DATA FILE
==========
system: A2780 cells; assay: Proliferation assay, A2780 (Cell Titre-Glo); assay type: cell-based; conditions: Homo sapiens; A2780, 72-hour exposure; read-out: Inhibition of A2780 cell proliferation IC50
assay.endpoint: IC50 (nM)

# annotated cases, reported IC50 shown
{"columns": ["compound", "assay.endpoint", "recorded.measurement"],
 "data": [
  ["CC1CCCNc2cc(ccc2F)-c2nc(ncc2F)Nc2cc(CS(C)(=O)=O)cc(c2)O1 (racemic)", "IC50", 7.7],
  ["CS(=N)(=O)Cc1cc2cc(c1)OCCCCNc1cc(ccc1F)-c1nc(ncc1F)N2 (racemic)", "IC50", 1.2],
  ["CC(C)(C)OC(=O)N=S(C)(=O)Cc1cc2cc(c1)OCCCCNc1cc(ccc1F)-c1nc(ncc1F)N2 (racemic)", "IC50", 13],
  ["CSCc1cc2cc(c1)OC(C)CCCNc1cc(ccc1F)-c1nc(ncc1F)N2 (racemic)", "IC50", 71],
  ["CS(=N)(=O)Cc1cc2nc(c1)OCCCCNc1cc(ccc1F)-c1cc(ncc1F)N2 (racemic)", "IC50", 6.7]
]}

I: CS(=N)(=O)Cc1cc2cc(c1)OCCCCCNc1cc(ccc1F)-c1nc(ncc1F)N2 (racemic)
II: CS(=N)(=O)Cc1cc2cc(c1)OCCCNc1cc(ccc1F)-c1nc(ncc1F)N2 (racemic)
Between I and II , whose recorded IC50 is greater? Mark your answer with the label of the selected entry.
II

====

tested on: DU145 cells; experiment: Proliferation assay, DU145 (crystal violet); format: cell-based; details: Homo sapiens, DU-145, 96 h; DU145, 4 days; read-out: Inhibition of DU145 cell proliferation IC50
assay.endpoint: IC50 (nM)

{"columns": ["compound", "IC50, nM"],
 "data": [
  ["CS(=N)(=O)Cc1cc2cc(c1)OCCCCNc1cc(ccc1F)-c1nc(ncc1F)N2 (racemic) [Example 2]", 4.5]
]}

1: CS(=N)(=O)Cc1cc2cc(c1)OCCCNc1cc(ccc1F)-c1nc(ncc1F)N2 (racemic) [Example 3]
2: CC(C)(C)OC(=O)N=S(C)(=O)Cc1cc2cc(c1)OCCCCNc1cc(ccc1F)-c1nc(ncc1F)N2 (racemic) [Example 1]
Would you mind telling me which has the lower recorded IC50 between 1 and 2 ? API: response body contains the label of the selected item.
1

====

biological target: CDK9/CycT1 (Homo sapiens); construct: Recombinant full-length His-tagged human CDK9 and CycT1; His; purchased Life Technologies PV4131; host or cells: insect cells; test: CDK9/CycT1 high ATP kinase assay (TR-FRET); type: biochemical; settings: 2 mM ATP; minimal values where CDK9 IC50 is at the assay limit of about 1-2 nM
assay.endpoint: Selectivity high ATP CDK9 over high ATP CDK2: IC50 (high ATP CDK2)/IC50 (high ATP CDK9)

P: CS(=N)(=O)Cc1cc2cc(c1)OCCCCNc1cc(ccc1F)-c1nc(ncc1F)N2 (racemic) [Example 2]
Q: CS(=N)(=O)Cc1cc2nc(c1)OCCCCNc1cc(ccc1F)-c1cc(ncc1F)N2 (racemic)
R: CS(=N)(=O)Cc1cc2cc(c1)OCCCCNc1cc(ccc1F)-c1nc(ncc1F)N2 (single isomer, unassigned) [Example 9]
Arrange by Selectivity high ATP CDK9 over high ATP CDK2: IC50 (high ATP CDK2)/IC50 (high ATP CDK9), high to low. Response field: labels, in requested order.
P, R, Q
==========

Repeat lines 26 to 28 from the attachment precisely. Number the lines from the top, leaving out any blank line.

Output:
1

====

biological target: CDK9/CycT1 (Homo sapiens); construct: Recombinant full-length His-tagged human CDK9 and CycT1; His; purchased Life Technologies PV4131; host or cells: insect cells; test: CDK9/CycT1 high ATP kinase assay (TR-FRET); type: biochemical; settings: 2 mM ATP; minimal values where CDK9 IC50 is at the assay limit of about 1-2 nM